You are cordially invited to the Defense of PhD thesis
Functional and Proximal Mechanisms of Effort Matching in Joint Action
Primary supervisor: Gunther Knoblich
Secondary supervisor: John Michael
Thesis submitted to:
Central European University, Department of Cognitive Science
Human life is woven through joint action. We organize governments, run businesses, conduct research projects, co-parent children and create music together. In recent years, considerable research has been devoted to investigating the psychological mechanisms which support this. One key finding is that people frequently calibrate their effort level to match a joint action partner’s effort - but it is not clear why they do so. In this dissertation, I aim to clarify a fundamental question: Why do people match their joint action partners’ effort? Specifically, I ask why evolution would have equipped us with such a tendency, and what the proximate psychological mechanisms are that underpin it.
Across Chapters 2-5, I present a range of empirical studies that bear upon these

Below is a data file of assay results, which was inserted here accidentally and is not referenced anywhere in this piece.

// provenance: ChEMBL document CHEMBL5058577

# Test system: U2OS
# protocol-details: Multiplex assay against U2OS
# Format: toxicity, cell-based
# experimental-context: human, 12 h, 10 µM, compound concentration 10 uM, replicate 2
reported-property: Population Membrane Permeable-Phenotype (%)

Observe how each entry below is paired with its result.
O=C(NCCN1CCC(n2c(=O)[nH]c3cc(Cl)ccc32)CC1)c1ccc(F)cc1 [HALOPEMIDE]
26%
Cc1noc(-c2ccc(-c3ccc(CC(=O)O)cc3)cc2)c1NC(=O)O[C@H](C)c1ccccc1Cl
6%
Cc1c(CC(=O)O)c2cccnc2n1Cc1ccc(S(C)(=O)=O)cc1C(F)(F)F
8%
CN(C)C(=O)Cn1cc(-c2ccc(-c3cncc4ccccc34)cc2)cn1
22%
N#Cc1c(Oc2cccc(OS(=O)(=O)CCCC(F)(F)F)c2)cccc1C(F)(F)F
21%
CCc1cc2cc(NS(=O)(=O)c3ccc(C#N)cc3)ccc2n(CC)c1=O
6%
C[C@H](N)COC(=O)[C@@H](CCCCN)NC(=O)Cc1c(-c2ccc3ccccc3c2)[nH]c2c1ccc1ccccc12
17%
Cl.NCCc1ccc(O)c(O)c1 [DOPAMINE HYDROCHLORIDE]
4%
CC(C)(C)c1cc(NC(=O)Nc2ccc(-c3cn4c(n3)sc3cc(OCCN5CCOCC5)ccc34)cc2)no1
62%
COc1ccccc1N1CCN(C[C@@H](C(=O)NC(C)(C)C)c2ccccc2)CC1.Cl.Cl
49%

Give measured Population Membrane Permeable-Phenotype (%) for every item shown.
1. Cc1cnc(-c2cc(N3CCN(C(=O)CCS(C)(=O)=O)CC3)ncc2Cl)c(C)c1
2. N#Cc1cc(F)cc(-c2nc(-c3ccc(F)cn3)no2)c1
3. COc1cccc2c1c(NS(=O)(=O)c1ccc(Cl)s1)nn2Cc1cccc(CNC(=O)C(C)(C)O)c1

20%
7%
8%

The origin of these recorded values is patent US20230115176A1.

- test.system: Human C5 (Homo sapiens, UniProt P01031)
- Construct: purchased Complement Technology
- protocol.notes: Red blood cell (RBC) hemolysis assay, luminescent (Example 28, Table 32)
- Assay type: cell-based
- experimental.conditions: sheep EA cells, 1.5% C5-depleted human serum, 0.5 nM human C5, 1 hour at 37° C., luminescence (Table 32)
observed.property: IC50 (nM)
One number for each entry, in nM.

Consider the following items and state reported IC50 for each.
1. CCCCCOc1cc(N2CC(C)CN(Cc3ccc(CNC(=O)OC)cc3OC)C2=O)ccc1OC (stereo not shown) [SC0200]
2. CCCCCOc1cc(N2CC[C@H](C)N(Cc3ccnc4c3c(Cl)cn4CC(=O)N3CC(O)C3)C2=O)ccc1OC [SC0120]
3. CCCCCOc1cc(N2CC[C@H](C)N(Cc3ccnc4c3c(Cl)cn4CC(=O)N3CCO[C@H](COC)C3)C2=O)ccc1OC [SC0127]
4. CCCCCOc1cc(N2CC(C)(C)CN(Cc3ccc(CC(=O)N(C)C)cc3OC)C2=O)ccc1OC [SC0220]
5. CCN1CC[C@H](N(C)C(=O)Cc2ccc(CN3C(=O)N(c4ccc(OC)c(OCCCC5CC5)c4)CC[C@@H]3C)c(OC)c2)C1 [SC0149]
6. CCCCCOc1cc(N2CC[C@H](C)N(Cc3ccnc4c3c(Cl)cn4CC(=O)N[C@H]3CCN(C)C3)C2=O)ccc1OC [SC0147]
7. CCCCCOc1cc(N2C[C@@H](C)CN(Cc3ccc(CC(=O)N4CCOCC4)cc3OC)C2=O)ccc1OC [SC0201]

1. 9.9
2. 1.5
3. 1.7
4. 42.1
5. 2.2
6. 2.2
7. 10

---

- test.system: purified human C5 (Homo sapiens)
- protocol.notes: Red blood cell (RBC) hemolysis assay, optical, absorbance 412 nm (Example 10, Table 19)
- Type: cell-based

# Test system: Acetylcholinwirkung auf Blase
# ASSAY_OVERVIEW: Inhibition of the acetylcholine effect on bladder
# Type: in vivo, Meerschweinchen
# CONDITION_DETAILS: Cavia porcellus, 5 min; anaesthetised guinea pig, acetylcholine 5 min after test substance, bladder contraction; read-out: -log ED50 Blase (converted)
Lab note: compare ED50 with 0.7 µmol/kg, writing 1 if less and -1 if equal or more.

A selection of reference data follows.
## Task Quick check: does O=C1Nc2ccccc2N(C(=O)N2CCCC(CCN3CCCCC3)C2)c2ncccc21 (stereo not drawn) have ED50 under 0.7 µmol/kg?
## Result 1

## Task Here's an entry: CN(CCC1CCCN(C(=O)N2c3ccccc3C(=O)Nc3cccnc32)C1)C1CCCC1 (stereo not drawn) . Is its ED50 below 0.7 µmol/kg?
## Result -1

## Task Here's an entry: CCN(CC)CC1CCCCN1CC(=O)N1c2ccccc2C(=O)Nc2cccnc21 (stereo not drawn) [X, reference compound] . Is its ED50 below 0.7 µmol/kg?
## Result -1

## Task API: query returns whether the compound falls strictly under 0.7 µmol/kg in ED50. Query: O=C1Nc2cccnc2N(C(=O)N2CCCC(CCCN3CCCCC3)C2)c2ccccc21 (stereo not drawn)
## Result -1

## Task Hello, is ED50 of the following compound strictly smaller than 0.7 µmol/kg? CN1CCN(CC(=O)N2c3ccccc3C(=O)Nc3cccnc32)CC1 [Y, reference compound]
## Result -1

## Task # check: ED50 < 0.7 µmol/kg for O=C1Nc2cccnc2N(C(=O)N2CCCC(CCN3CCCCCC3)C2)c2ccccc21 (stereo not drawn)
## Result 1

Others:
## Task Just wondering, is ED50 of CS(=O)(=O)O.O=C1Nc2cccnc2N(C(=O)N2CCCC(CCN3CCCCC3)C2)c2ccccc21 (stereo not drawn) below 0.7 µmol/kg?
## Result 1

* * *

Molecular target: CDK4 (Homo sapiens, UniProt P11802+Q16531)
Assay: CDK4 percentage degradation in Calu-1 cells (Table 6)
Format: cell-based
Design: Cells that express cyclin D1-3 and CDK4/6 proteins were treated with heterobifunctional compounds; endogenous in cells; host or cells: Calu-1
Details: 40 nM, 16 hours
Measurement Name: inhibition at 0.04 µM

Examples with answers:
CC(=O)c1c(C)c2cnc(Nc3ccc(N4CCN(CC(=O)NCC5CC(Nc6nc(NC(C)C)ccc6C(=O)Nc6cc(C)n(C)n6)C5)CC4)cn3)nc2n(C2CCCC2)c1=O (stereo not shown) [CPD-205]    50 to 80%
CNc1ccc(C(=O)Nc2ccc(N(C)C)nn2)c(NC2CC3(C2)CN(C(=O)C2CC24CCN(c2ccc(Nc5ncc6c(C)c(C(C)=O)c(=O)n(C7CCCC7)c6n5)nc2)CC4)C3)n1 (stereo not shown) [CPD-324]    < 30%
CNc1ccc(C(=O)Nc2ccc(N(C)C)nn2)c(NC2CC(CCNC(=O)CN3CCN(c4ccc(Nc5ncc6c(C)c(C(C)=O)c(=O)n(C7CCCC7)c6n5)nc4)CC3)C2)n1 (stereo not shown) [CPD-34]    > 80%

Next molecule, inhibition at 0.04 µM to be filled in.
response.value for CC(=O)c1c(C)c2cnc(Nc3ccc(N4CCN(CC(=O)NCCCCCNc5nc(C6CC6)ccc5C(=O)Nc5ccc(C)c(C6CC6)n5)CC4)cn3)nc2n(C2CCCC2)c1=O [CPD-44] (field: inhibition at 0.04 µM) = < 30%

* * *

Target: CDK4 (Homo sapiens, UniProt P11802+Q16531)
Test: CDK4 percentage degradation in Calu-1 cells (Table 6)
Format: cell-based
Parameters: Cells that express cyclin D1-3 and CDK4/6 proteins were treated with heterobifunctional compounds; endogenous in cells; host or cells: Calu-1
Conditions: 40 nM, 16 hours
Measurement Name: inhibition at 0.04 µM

questions. In Chapter 2, I address a prerequisite condition for effort matching. In particular, in order to calibrate our effort to that of others, we need to have the capacity to estimate the effort costs that observed agents are currently investing in specific ongoing activities. Therefore, in Chapter 2, I identify some of the relevant factors that feed into adults’ judgments about the level of others’ effort. Then, in Chapters 3-4, I investigate a battery of hypotheses about the evolutionary functions which may explain why people match their joint action partners’ effort,
as well as a battery of hypotheses about the proximate psychological mechanisms underpinning this behavior. Finally, in Chapter 5, I investigate the extent to which insights gained from research investigating how people distribute rewards can be generalized to scenarios in which people make decisions about how to distribute effort costs.